A few thoughts before the Hall vote is announced
As has been noted both here and elsewhere, there’s a very real possibility that when the BBWAA announces the results of the 2013 Hall of Fame voting at 2 p.m. ET on Wednesday, none of the 37 candidates on the ballot will have gained the necessary 75 percent for election. The latest Baseball Think Factory poll among voters has Craig Biggio leading the pack at 71.1 percent through 179 ballots (31.9 percent of last year’s vote total), and while that may seem dire, he would still need only 76.4 percent of the remaining ballots to reach Cooperstown, a reasonable possibility given that his 3,000 hits and the lack of steroid-related allegations make him a near-automatic choice for some. The odds are longer for the rest of the pack; Tim Raines, Jack Morris, Jeff Bagwell and Mike Piazza are clustered together between 58.7 percent and 60.3 percent in the BTF poll, and all need somewhere around 79 to 80 percent of the remaining vote to reach the magic mark — less likely given their similar lack of magic round numbers.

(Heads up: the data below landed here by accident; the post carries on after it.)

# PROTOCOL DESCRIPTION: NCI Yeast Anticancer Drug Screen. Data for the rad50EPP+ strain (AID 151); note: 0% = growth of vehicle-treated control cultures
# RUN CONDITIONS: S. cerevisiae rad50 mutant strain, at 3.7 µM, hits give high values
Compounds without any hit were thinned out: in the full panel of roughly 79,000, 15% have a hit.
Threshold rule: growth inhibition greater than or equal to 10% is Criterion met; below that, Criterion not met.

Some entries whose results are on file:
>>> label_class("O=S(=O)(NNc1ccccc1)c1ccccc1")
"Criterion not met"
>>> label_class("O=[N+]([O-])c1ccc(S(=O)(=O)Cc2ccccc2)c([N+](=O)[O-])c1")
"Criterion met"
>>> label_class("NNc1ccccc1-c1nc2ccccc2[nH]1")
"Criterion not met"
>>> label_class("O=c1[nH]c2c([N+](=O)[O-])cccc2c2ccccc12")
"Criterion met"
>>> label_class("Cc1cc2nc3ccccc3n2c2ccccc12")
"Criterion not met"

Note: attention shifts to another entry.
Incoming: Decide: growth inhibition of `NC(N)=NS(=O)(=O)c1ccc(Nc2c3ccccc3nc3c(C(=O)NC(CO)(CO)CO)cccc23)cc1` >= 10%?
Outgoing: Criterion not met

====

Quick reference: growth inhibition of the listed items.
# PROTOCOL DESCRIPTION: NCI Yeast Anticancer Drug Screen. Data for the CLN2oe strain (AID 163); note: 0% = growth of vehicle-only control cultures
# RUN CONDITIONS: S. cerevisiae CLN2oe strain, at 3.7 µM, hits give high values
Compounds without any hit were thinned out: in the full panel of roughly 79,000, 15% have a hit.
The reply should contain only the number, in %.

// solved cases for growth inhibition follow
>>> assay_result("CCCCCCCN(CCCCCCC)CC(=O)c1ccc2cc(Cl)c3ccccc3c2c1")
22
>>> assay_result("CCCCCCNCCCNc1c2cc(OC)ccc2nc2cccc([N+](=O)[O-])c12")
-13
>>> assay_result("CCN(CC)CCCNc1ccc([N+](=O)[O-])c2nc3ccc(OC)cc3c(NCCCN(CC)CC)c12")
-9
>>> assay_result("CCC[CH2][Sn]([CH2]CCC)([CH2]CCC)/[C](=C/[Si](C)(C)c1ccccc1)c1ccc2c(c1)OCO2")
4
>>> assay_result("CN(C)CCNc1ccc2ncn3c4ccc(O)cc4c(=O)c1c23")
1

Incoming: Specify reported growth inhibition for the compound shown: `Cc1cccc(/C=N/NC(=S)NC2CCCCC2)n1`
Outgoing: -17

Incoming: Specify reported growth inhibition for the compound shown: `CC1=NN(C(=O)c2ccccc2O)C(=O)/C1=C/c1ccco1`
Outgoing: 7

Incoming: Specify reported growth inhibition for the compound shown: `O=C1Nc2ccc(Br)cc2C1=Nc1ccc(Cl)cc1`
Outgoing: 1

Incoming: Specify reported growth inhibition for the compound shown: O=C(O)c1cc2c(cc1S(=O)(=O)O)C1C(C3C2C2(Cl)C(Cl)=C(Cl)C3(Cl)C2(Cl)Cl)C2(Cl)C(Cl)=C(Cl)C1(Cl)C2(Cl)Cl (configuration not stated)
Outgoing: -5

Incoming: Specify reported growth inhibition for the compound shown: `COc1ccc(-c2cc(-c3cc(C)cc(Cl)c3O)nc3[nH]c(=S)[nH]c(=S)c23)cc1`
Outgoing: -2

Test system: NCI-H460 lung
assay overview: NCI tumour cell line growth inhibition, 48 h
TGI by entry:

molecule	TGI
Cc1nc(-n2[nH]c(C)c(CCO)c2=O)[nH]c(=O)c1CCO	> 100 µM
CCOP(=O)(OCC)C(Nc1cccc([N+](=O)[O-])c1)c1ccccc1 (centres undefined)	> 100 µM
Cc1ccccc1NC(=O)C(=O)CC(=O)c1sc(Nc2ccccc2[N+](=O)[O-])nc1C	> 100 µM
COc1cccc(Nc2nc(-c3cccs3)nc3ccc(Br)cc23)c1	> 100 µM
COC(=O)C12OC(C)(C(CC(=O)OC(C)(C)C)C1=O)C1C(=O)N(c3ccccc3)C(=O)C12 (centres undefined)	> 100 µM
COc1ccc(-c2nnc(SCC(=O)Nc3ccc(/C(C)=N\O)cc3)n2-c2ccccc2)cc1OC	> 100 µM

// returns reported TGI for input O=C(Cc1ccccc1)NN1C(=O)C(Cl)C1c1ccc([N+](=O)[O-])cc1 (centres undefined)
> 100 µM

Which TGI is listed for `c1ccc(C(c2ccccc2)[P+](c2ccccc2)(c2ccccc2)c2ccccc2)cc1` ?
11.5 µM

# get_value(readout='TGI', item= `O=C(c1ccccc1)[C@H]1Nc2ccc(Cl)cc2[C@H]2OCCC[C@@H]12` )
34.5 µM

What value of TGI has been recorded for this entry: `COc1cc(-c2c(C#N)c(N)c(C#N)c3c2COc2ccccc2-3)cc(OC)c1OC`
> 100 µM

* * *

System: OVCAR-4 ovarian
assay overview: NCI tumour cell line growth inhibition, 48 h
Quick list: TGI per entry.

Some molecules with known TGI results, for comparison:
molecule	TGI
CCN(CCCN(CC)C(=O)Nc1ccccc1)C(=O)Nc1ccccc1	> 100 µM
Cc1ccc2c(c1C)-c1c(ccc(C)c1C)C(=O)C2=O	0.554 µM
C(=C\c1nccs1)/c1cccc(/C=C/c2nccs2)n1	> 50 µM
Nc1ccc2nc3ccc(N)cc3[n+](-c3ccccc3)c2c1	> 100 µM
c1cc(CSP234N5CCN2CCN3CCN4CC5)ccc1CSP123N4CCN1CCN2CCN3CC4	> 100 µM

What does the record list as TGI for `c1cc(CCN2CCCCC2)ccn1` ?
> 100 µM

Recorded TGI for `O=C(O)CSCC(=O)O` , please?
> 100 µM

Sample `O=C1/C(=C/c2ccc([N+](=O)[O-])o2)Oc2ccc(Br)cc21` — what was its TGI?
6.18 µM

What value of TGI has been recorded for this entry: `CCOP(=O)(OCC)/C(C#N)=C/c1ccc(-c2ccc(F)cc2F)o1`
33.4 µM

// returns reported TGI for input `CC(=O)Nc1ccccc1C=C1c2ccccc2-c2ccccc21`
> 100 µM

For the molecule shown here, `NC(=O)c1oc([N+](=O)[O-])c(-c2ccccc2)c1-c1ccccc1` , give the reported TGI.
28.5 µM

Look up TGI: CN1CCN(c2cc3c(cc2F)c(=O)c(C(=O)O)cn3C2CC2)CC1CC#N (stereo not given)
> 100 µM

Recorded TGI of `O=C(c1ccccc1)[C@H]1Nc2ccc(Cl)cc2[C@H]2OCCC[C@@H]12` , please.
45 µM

Should it occur, a shutout won’t be the end of the Hall of Fame by any means; the institution hasn’t dealt with one from the BBWAA since 1996, and before that 1971, but further back than that, such a result wasn’t uncommon. The 1958, 1960, 1964 and 1967 votes all failed to elect a single player, the first three coming at a point when the writers were voting on a biennial basis, meaning nobody got in for two years except via the Veterans Committee. The institution and the town of Cooperstown, both of which depend upon the tourist dollars generated by the annual inductions, have survived such droughts before, and one more blank alone isn’t going to push the Hall board to alter its voting rules to help break the logjam on the ballot.